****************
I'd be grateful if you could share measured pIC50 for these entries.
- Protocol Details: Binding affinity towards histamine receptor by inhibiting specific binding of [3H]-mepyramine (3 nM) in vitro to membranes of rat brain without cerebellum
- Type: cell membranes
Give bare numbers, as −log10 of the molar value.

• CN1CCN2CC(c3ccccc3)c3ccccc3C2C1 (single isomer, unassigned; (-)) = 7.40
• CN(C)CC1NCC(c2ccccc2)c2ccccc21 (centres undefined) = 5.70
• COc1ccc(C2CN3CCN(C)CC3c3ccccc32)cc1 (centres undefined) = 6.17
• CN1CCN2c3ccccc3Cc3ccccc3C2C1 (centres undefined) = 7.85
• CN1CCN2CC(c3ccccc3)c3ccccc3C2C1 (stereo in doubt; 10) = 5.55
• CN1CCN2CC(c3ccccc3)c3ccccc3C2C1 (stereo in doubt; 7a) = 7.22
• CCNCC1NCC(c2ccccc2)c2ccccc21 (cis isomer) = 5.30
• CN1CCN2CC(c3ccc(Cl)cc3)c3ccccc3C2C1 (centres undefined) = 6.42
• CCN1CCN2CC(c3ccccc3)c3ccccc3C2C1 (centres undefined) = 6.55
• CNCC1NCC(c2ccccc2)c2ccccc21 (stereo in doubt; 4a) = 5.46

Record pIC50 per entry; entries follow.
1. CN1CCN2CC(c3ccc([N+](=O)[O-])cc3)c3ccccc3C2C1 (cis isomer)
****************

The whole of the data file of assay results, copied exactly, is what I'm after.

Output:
I'd be grateful if you could share measured pIC50 for these entries.
- Protocol Details: Binding affinity towards histamine receptor by inhibiting specific binding of [3H]-mepyramine (3 nM) in vitro to membranes of rat brain without cerebellum
- Type: cell membranes
Give bare numbers, as −log10 of the molar value.

• CN1CCN2CC(c3ccccc3)c3ccccc3C2C1 (single isomer, unassigned; (-)) = 7.40
• CN(C)CC1NCC(c2ccccc2)c2ccccc21 (centres undefined) = 5.70
• COc1ccc(C2CN3CCN(C)CC3c3ccccc32)cc1 (centres undefined) = 6.17
• CN1CCN2c3ccccc3Cc3ccccc3C2C1 (centres undefined) = 7.85
• CN1CCN2CC(c3ccccc3)c3ccccc3C2C1 (stereo in doubt; 10) = 5.55
• CN1CCN2CC(c3ccccc3)c3ccccc3C2C1 (stereo in doubt; 7a) = 7.22
• CCNCC1NCC(c2ccccc2)c2ccccc21 (cis isomer) = 5.30
• CN1CCN2CC(c3ccc(Cl)cc3)c3ccccc3C2C1 (centres undefined) = 6.42
• CCN1CCN2CC(c3ccccc3)c3ccccc3C2C1 (centres undefined) = 6.55
• CNCC1NCC(c2ccccc2)c2ccccc21 (stereo in doubt; 4a) = 5.46

Record pIC50 per entry; entries follow.
1. CN1CCN2CC(c3ccc([N+](=O)[O-])cc3)c3ccccc3C2C1 (cis isomer)